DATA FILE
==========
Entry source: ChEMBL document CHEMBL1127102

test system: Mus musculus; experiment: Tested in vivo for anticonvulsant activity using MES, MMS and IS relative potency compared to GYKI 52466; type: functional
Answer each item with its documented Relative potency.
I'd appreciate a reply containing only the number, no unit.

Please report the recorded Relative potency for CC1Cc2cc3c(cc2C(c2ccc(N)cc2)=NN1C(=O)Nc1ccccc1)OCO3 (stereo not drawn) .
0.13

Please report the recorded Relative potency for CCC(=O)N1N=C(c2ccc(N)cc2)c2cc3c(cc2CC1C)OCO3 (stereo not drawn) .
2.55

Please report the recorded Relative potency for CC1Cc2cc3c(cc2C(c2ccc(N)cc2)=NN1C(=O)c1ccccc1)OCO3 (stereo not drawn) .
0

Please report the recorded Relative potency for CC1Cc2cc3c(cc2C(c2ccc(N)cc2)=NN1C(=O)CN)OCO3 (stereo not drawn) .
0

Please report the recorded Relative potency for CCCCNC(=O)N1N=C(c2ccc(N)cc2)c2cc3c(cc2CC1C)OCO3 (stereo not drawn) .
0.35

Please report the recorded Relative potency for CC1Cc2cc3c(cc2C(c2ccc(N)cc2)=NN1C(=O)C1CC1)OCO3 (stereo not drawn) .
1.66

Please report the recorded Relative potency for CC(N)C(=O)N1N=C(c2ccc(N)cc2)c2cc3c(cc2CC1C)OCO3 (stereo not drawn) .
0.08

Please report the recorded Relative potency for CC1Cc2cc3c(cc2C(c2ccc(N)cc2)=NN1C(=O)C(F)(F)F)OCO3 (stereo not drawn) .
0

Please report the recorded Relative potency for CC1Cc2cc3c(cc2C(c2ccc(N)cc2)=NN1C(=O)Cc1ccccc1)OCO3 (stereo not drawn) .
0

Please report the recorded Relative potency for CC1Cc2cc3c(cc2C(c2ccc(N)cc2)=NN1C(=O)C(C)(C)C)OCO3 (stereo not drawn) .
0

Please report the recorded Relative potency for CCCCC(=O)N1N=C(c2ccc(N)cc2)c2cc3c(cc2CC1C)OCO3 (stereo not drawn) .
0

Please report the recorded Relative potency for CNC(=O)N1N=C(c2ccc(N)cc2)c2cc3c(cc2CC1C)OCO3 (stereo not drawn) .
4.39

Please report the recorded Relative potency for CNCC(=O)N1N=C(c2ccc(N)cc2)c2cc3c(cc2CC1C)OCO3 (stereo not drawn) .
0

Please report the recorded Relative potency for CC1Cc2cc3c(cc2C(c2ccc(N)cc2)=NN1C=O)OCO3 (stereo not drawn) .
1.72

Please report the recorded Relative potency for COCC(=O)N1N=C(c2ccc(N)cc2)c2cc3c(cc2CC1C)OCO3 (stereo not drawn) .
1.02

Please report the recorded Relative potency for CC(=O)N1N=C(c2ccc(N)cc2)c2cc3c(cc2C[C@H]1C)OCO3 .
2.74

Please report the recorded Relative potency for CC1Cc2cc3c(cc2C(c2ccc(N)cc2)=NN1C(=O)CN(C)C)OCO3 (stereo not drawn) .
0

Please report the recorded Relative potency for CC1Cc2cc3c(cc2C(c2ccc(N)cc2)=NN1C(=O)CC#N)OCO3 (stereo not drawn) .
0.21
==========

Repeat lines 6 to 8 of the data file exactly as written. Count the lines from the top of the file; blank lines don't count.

0.13

Please report the recorded Relative potency for CCC(=O)N1N=C(c2ccc(N)cc2)c2cc3c(cc2CC1C)OCO3 (stereo not drawn) .
2.55